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How can an individual help fight the current food crisis in East Africa?

The worst drought in 60 years puts 10 million East Africans at risk of starvation[1]. How can an individual best help fight this crisis? Is donating money to the World Food Program the quickest and most cost effective way an individual can help here? Or are there any other organisations that are better to donate to at this moment.

Would it help to try to get people to repost these two background stories [2], [3] and this link to the WFP donation page [4] on facebook, twitter, and blogs?

Share your thoughts.

[1] http://edition.cnn.com/2011/WORLD/africa/07/08/east.africa.hunger/index.html?iref=allsearch
[2] http://english.aljazeera.net/indepth/inpictures/2011/07/2011781567358646.html
[3] http://blogs.aljazeera.net/africa/2011/07/08/inside-worlds-biggest-refugee-camp
[4] https://www.wfp.org/donate/hoa_banners

Edit: A facebook page has been created to help spread awarness of the situation, "like" and "share" it:
https://www.facebook.com/pages/Horn-of-Africa-food-crisis-2011/146663032074810?ref=ts

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  • Jul 29 2011: Interestingly, none Africans suggesting solutions to problems they don't understand, so let's start there. The issues of hunger, inferior healthcare, education etc in Africa stem from broken government systems. Most African countries are plagued with poor infrastructure / amenities that are critical in efficient trade, education, and all essential functions of a sustainable society. The people you see on TV, especially kids are purely victims of a broken system. Chances are, you wouldn't be in any better shape if you were born in such conditions of dire poverty, so let's not draw swords and claim it's wiser to let 'them' learn by dying out of hunger. This could be you. If we can keep this simple human element in our quest for solutions, we'll stay on track.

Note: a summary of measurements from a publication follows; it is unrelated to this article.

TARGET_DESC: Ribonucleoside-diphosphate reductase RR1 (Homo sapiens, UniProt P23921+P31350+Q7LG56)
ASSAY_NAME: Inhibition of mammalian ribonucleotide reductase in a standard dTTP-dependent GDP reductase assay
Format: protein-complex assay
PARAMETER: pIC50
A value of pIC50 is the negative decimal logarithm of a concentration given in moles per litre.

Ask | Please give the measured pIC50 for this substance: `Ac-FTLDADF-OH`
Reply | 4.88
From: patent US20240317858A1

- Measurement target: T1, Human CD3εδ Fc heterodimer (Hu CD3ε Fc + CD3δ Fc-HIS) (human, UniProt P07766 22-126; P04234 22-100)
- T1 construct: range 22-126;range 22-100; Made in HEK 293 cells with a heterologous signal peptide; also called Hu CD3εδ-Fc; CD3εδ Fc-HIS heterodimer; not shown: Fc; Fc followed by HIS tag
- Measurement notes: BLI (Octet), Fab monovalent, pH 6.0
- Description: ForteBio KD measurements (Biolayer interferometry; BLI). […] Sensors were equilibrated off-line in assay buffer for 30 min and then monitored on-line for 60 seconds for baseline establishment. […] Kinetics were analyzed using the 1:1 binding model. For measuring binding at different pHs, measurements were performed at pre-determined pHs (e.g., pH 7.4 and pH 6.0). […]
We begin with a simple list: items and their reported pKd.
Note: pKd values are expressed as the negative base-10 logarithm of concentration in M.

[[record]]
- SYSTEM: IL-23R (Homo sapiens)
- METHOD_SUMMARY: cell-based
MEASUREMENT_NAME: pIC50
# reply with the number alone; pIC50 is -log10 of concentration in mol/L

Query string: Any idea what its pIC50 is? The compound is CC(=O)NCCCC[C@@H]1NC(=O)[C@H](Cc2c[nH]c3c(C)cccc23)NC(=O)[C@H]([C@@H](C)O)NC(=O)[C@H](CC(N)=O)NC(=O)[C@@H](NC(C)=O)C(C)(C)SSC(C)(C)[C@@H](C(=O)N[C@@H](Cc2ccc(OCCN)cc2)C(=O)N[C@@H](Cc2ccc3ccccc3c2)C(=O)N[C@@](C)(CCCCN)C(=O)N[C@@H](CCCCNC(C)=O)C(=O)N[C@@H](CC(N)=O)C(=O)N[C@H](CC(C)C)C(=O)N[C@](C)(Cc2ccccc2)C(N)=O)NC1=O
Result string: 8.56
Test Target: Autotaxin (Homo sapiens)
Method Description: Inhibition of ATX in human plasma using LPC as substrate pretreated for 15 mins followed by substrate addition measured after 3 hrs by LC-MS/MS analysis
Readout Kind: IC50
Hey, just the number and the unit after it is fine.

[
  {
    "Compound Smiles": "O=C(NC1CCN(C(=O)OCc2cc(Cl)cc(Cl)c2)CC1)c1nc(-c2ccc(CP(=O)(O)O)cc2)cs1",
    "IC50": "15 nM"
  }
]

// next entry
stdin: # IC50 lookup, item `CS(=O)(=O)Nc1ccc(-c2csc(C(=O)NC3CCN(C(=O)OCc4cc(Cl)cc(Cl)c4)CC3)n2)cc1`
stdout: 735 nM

How do we help them , armed with a better understanding of the history/ nature of these issues? Well, for those who still have compassion, we have to take time and research. I find that smaller NGO groups are more reliable. Look up by country, then by town. Ask your african co workers, friends, etc about how we send help down to our villages. We are everywhere in the world. If you really want to help, please grease up your compassion elbows and look a little further. technology is a great tool to create awareness too. Thanks all for showing concern over our continent of Africa.
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      Jul 29 2011: Thank you very much for trying to explain the background Chris! Would you like to expand on it, maybe you can link to some background material?